On July 29, 2014 three Palestinians, according to their own testimony, highly intoxicated, filled six bottles with petrol and threw them against the synagogue in Wuppertal. One of the perpetrators was arrested on sight while filming the arriving firefighters and commentating in Arabic.
The district court of Wuppertal sentenced the three young men to suspended sentences for up to two years, largely due to the fact that they did not have a previous criminal record, the marginal damage at the synagogue and the fact that they were apologetic and covered for the caused damage.
More surprising than the verdict and mild punishment itself was the opinion given by the court: The judge ruled and sentenced the accused only for arson, believing the defendants claim that they did not have anything against Jews and just wanted to raise awareness of the war in Gaza, therefore ruling out any anti-Semitic motivation due to lack of evidence.
Unlike many European Union member-states, Germany does not explicitly punish hate crimes as such. But it does allow for hate motivation to be taken into account in assessing sentences.
Following the ruling, an outcry went through the media and Jewish communities, especially the small community of Wuppertal. Most of them of Russian origin, they had escaped persecution and discrimination in the former Soviet Union and came to Germany in the ‘80s and ‘90s in the hope of a better life, now left in shock and traumatized.
The state of Germany and its police and judiciary had, as in many other cases over the summer and during anti-Israel demonstrations, abandoned their obligation to prevent or at least prosecute obvious anti-Semitic attacks and slander.
Once again shouts such as “Jews to the Gas” or “Kill the Jews” could be heard in the streets of major cities, without the police that accompanied the protestors making any attempt of holding the shouters responsible or stopping and prosecuting them.
But what’s even more worrisome and troubling than the misguided and flawed court ruling of 2015 is the confirmation, in second instance, by the higher district court and Judge Thomas Bittner, who ruled on an appeal on points of law by the prosecution. The court only slightly increased the sentence, again on parole, but followed the reasoning of the previous court decision:
“The attack on the Wuppertal synagogue cannot be defined as anti-Semitic, there is simply no proof for an anti-Semitic motivation,” states the official court ruling.
“Can there be a clearer indication for anti-Semitism than trying to burn down a synagogue?” rightfully asks Leonid Goldberg, the Jewish Community leader in Wuppertal, in an interview with German magazine Spiegel.
This was not an Israeli embassy, but a house of God, used by Jewish German citizens, not Israelis, to practice their faith. If one were to make up a textbook definition of anti-Zionism becoming anti-Semitic, this would be it.
The judge also missed out on the opportunity to respond to the summation of the prosecutor Kiskel, in which he stated that the attack was obviously anti-Semitic.
The now legally binding and confirmed regional court decision is a final confirmation of a clear case of German jurisprudence’ surrender towards anti-Semitic hate crimes motivated by a distain for the state of Israel.
A devastating and shocking signal to German Jews, not only due to the fact that a German synagogue was in flames once again (the original Wuppertal had been burned down during the infamous Kristallnacht) but for the incomprehensible court decision that refused to make the shockingly obvious connection between anti-Zionism and anti-Semitism.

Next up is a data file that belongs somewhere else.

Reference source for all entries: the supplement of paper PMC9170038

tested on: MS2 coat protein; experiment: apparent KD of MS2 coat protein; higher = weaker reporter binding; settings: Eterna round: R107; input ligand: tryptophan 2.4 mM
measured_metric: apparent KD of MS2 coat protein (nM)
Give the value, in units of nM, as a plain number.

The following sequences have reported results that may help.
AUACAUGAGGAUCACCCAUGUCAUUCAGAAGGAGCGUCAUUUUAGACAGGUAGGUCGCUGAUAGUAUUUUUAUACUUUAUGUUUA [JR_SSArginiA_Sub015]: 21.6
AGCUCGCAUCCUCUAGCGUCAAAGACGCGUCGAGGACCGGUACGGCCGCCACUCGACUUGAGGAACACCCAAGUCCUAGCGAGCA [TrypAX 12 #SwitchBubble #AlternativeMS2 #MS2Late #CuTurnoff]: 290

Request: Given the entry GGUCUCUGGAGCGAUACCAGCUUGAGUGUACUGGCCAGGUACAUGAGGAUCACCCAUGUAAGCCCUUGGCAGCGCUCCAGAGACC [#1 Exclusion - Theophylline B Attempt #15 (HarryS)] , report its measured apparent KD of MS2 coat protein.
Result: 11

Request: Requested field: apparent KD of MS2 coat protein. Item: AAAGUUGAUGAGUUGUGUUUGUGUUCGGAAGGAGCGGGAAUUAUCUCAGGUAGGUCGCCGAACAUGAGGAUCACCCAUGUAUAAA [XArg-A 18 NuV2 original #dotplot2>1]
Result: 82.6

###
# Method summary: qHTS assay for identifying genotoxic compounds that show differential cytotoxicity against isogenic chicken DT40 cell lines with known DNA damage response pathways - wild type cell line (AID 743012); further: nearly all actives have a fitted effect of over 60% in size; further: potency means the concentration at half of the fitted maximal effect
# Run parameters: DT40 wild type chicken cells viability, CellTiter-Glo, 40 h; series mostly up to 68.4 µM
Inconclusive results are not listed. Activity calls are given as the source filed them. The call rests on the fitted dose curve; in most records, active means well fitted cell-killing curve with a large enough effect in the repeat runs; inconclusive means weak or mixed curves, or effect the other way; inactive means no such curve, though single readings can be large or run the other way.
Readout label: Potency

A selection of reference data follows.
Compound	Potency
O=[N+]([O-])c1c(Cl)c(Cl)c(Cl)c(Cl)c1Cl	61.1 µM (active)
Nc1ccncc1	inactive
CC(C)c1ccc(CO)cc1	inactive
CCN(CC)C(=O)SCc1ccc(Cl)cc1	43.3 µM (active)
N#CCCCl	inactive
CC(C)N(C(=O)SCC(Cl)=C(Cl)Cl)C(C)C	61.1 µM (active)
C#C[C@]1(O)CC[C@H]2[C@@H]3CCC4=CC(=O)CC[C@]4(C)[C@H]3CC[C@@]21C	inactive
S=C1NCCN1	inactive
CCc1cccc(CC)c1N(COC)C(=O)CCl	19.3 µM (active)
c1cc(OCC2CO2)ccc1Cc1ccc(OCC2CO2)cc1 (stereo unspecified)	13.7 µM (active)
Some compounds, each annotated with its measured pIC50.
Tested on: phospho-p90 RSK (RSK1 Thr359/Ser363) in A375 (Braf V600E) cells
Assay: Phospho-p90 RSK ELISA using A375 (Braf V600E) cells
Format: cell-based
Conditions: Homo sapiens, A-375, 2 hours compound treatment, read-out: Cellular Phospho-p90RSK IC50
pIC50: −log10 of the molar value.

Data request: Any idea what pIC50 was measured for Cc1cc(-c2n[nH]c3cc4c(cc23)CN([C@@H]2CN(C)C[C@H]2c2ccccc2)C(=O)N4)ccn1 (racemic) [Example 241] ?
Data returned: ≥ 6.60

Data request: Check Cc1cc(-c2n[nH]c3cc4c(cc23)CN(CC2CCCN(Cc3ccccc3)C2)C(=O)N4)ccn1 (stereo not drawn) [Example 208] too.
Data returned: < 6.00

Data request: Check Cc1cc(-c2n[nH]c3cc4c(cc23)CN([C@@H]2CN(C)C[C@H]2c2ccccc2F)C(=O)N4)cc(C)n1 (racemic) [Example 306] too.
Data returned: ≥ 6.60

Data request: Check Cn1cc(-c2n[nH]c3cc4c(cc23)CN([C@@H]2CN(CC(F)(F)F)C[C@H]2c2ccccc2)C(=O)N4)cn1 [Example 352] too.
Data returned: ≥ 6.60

But this case just makes the real underlying problem obvious once again:
The lack of a working definition on anti-Semitism that encompasses all forms of old and new anti-Semitism, including forms of anti-Zionism, that can be used as a guideline and tool.
Another failed attempt to adopt such a definition had just been made by the Organization for Security and Cooperation in Europe (OSCE) during its annual conference in Hamburg in December of 2016 (decisions are made unanimously, and out of the 57 member states only one, Russia, opposed the adoption).
Germany itself as rotating chair of the OSCE had prioritized and lobbied for the adoption of an anti-Semitism definition. The same definition which the International Holocaust Remembrance Alliance (IHRA) had adopted already earlier this year, and which includes, among others, two paragraphs that would have helped the judge in Wuppertal to not make such a terrible mistake:
To be fair, the appeal on points of law was in regards to the length of the sentence, and not regarding a re-evaluation of the motivation behind the attack. The court in Wuppertal also did not, as claimed by the Jerusalem Post and other media articles, claim that the attack was a justified criticism of Israel, the contrary was the case: Judge Bittner recognized the heavy traumatization of the Jewish community and made clear that this was no juvenile prank but a serious crime.
He nevertheless did not follow the prosecutors demand for a sentence without parole. What the new appeal ruling also failed to do, despite getting a second chance to correct the terrible mistake of its predecessor, was point out the obvious anti-Semitic character of the attack and thereby send an urgently-needed, strong message to the Jewish community that the German judicial system is able to recognize and prosecute anti-Semitic incidents against its Jewish population.
Not once did Judge Bittner mention the word anti-Semitic in his ruling.
This case is another instance that proves and drives B'nai B'rith's work and engagement in pushing for an official definition on anti-Semitism to better protect our Jewish communities and prevent such attacks from not being labeled for what it really is: another shameful anti-Semitic attack on a Jewish community in Europe.
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